Thursday, March 15, 2018

Scholarly Insight into "True Religion and Personalism" by Dr. Gary D. Knight - A Leap of Faith


True Religion and Personalism

by Dr. Gary D. Knight

Abstract: Religion, especially the mandate “act justly, love tenderly and walk humbly before God” is personal and personalist, indeed Judeo-Christian humanist, in a sense that encompasses the philosophical. Philosophy has long had trouble receiving from religion (“we will hear from you again”), in part from a preoccupation with reductive science. We undertake here to reconsider how rich is a religion ‘of the Person’ stemming from the personhood of God, and outline how that perspective helped forebears like the Magi, or St. Augustine or St. Anselm - on their own search of ‘science’ as philosophical knowledge - to realize much more than they might without it.

Aside from logic and mathematics, the mind of ‘science‘ is less receptive today than a century ago to philosophy, forcing a self-conscious uphill trek to speak to physical science. The mysteries of relativity and of quantum theories seemed to invite the philosopher: time-space marriage, symmetry, causality, simultaneity, ghostly Casimir forces, Fermi repulsion or Bose condensation, vacuum states and entanglements with action at a distance, showed promise for metaphysics to raise its reputation from academic disputations. But as physical science came into greater need of philosophical clarity, interpretations became dismayingly hazier, from multi-world instantiations of selves, to retreats to empiricism.

With the value of natural philosophy in the balance, it is rare for the philosopher to aver that religion, a mistress from previous generations, may have much to say, and not only to the ‘semiotic’ contests of ethical systems.

It is fruitful to revisit encounters between religion and philosophy as science in the general sense of derived knowledge. For especially in a quest to understand the nature of persons and personalism, religion has much to say to a philosophy that risks becoming too attuned to the strictures of physical law and surface consistency.

True religion undefiled is: to act justly, to love tenderly, and to walk humbly before your God. It’s fair to exclaim, what could be more personalist?

As woven together [James 1:18 and Micah 6:8], James addresses what is pure and undefiled, especially justice and mercy to the most vulnerable; while Micah declares what God wants extended to all and everywhere: vulnerable or strong, near or far.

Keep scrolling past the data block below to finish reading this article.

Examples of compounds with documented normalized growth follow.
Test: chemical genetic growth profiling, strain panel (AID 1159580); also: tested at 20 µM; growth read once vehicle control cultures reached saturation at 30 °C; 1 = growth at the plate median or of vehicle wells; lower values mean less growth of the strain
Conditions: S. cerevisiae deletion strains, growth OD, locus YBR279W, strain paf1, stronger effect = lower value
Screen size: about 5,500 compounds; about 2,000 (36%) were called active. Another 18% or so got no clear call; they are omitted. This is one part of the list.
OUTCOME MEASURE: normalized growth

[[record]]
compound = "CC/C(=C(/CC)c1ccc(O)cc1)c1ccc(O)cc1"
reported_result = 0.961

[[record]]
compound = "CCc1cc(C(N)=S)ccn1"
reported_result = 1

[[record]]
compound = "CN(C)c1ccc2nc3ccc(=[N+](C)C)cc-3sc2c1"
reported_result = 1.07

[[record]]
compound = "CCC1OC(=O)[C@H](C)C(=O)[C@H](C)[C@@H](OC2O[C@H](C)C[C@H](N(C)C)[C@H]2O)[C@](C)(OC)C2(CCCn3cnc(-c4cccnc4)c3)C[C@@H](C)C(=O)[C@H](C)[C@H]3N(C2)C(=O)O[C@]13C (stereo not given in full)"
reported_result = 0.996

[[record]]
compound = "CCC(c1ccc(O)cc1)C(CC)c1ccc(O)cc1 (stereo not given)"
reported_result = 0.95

We will see that every part of this counsel expresses personalism in a pure form, not only because it comes from the mouths of prophet or apostle, personally addressing readers of scroll or letter. Personalism is at the message's heart, the heart of the Lord.

A philosophy is personalist to the extent of its interest in the nature of persons. But all wise counsels of the form ‘people are more important than things’ or ‘the sabbath was made for man’ are personalist: they elevate man in man’s eyes.

In the paradigm considered: to humbly love and act justly, the second term unlocks the rest. ‘Love tenderly’ is certainly personal, and it expresses personalism at its best. Nearly all Bible redactions have “love kindness” or “love mercy” in translation of ahavat chesed: the embrace of lovingkindness (cf. Micah 6:8, Orthodox Jewish Bible: OJB). Lovingkindness endears all humans, not just those near in relation or in body.

The bracketing terms are less obviously personalist. Justice can be viewed in a retributive sense (do the forbidden and face consequences), or a distributive one (give to each what is due, or to all what is indebted). The first is imposingly personal; the second if arguably personalist is not especially personal in its scope.

Humility before God, to a reader of Micah or James, is a no-brainer. What right mind would vaunt itself before its maker? Yet however; where lies this caveat’s personalism?

Delving further will bring a recognition that true religion is a religion of the Person. Acceptable to God is less a religion of book, creed, code, rite and ritual, bell and candle, than true religion of Personhood.

Religion in seven paragraphs

It is apt to ask what is ‘religion’, prima facie, and what comprises its truth as opposed to say guile, conceit or sophistry which may win acclaim even in a pulpit. If a political cause is religiously pursued, what distinguishes its verve from patriotic pluck: when is patriotism a pious civic virtue or a mass trust in fad? Are social ideologies religious, or are they mandates of an imperative whose category is social credit or contract?

A brief essay on personalism cannot treat the vastness of political theory, still less philosophy of religion. But for our purpose religion, operating even within political or secular ideologies, has an accepted meaning.

What binds in concord of mind and fervent belief we call religion. Its root, ligare connotes interpersonal bond, with implicit commitment and faithfulness. These implicates are personalist: for even if the object is ‘gods’ to whom fideism is paid, what draws persons to the shared ideal perforce ties them together, in dedicated relation.

A ‘god’ in religion can be the impersonal state, as in atheistic materialism, no less subject to a personalist evaluation. Secular ideologies tend to be held religiously, have their ardent adherents and priestly classes, and undertake to proselytize. Some posing as indifferent to religion, are fervent in this indifferentism. Pope Leo XIII equated indifferentist pluralism to atheism, which too is a religion: its non-theist ideal being the adherent’s or some other’s paradigmatic brain states.

As religion is necessarily broad, little or nothing at the heart of human culture is absent religious fervour: to reduce culture to language or shared racial memory is thus radically impoverished. Nations are built on religious glue, and dissolve with it too.